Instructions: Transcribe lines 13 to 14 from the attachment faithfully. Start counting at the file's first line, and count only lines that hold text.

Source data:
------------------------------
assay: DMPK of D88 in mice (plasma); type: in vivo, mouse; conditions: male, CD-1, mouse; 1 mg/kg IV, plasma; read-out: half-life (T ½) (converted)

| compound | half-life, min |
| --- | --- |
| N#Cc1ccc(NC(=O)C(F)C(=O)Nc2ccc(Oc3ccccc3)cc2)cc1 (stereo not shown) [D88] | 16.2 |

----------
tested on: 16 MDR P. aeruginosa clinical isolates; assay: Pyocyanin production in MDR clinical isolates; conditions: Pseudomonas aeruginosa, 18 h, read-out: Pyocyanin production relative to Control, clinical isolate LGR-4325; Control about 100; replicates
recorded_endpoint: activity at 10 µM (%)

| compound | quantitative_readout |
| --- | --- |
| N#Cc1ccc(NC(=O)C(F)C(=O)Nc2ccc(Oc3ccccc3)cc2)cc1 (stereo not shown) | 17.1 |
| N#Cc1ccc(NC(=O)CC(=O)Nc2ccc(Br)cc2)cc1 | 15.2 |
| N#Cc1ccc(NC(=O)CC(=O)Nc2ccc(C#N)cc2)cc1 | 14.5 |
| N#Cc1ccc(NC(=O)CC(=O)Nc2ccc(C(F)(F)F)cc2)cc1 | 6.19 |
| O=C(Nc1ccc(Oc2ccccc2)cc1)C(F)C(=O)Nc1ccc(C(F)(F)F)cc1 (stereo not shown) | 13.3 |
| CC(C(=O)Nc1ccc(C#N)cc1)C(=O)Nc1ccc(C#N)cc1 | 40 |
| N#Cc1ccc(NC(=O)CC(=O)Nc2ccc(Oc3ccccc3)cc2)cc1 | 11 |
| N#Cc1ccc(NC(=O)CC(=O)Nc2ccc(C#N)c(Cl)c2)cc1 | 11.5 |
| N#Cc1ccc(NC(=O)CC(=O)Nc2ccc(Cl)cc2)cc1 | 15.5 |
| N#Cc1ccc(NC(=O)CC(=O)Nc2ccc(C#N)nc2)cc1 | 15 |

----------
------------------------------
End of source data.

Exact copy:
| N#Cc1ccc(NC(=O)CC(=O)Nc2ccc(C(F)(F)F)cc2)cc1 | 6.19 |
| O=C(Nc1ccc(Oc2ccccc2)cc1)C(F)C(=O)Nc1ccc(C(F)(F)F)cc1 (stereo not shown) | 13.3 |